This year, my family and I spent Christmas at my grandma's house in Sacramento. It was really fun. We played a ton of games, shelled 44 pounds of walnuts (a Christmas tradition,) recycled the classic jokes about being Portuguese, and talked about family members who are gone from this earth but not from our hearts. We ate till we couldn't see straight and reminisced about what it felt like to feel hunger. It was awesome.
Our family is not religious. My dad was raised Catholic and my sister and I were baptized but that's the extent of my religious upbringing. Though I'm sure my grandma would love it if we went to church with her, she understands and doesn't bother us about it. So, like a good Catholic, she went to mass on Christmas morning while the rest of us stayed behind and got breakfast ready. She came home, and we did our Christmas morning as usual.
During lunch, someone brought up the concept of regifting. We discussed whether it was good or bad and decided it can be a great thing if all the circumstances are right. First, the item being gifted has to be a wanted item. Shawn once got a package of socks from his grandpa that he had already opened and decided they didn't fit. It was clearly an afterthought, and therefore was a bad way to regift something. Second, the gift has to be from someone who either will never know of the regifting, or from someone who didn't put much effort into the gift and will not care if it was regifted. And lastly, it has to be an item that the recipient has a need for or can appreciate.
An example of the last two requirements is the Christmas gift that my sister's BF gave to his mother. The company that both he and Shawn work for gives out annual gifts to all its employees. Last year it was an ice cream maker, this year it was a box of a bunch of random locally made goods. There were cookies, toffee, and pretzels, as well as a hand-carved ruler and a picture frame. Do the boys have any need for this stuff? Not really. My sis's BF was already planning on getting his mother a gift of Seattle-based goods anyway so this was perfect. They printed a picture of the two of them and put it in the picture frame, wrapped the box, and away it went to Alabama where a very excited mother awaited.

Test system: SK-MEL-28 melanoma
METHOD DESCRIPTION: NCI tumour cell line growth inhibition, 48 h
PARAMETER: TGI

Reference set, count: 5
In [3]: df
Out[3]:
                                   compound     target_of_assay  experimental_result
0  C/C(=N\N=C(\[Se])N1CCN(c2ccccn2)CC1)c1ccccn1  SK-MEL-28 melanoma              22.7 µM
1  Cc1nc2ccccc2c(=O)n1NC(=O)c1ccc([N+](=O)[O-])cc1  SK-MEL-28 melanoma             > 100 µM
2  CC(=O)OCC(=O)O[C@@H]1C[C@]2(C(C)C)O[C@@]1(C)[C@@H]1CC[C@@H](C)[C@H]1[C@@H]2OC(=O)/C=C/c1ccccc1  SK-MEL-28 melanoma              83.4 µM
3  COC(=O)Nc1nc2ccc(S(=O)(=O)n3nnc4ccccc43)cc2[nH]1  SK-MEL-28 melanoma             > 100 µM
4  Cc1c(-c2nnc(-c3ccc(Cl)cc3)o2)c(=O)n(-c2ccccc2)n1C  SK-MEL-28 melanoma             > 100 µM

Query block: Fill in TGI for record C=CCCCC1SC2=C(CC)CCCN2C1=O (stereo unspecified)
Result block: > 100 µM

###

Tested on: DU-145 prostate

See, regifting isn't always evil. It's good for the pocketbook and if the recipient is happy there is no harm done. An item that is not useful to one person is given a new life and adopted by someone else, putting some relief to the the ever-growing problem of us all having too much stuff. I can justify anything in the name of sustainability. And who says that you have to spend money to give someone something they can appreciate?
Ok, back to the Jesus thing. So right after this conversation about regifting, my grandma changed the subject by asking us why we have Christmas in the first place. (They had asked the kids this during mass that day.) We responded with, "well, it's Jesus' birthday." Then she asked us why we get gifts for someone else's birthday. After all us heathens looked at each other blankly for a few seconds she replied "because Jesus is very generous and he wants us to have his gifts."
To which my dad quickly responded with, "he just regifting."
Judging by the amount of laughter this caused, including from my grandma, I'm guessing this will become an annual family joke from here on out. Hopefully this explains away the title of this post, and if not, explains the kind of sense of humor my family appreciates.
Hopefully, your holiday season was filled with silly jokes and fun times as well.
|An accurate portrayal of the chaos that ensues when 8 people try to shell 44 pounds of walnuts.|
|Awesome chicken quilt made by my Auntie Martha. Yes, my parents are dorks. That's why I am too.|